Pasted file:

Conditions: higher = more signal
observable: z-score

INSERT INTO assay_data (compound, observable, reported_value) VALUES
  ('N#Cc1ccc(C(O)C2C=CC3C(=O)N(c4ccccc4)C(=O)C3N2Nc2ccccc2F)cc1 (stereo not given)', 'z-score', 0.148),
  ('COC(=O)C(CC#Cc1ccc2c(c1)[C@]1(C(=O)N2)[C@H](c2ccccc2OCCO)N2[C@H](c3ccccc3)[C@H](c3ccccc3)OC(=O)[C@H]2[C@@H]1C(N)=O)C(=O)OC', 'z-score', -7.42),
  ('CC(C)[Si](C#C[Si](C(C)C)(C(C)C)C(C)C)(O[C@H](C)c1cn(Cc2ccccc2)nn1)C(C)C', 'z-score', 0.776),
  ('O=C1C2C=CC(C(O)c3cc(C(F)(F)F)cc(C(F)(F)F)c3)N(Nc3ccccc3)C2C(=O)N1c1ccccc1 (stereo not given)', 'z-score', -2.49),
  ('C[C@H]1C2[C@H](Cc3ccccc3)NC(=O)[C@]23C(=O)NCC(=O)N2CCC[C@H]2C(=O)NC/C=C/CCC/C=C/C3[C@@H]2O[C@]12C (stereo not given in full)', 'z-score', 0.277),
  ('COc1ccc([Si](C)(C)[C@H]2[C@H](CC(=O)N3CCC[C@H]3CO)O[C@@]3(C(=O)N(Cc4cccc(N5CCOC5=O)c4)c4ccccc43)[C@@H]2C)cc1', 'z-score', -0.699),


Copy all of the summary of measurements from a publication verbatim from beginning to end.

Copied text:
Conditions: higher = more signal
observable: z-score

INSERT INTO assay_data (compound, observable, reported_value) VALUES
  ('N#Cc1ccc(C(O)C2C=CC3C(=O)N(c4ccccc4)C(=O)C3N2Nc2ccccc2F)cc1 (stereo not given)', 'z-score', 0.148),
  ('COC(=O)C(CC#Cc1ccc2c(c1)[C@]1(C(=O)N2)[C@H](c2ccccc2OCCO)N2[C@H](c3ccccc3)[C@H](c3ccccc3)OC(=O)[C@H]2[C@@H]1C(N)=O)C(=O)OC', 'z-score', -7.42),
  ('CC(C)[Si](C#C[Si](C(C)C)(C(C)C)C(C)C)(O[C@H](C)c1cn(Cc2ccccc2)nn1)C(C)C', 'z-score', 0.776),
  ('O=C1C2C=CC(C(O)c3cc(C(F)(F)F)cc(C(F)(F)F)c3)N(Nc3ccccc3)C2C(=O)N1c1ccccc1 (stereo not given)', 'z-score', -2.49),
  ('C[C@H]1C2[C@H](Cc3ccccc3)NC(=O)[C@]23C(=O)NCC(=O)N2CCC[C@H]2C(=O)NC/C=C/CCC/C=C/C3[C@@H]2O[C@]12C (stereo not given in full)', 'z-score', 0.277),
  ('COc1ccc([Si](C)(C)[C@H]2[C@H](CC(=O)N3CCC[C@H]3CO)O[C@@]3(C(=O)N(Cc4cccc(N5CCOC5=O)c4)c4ccccc43)[C@@H]2C)cc1', 'z-score', -0.699),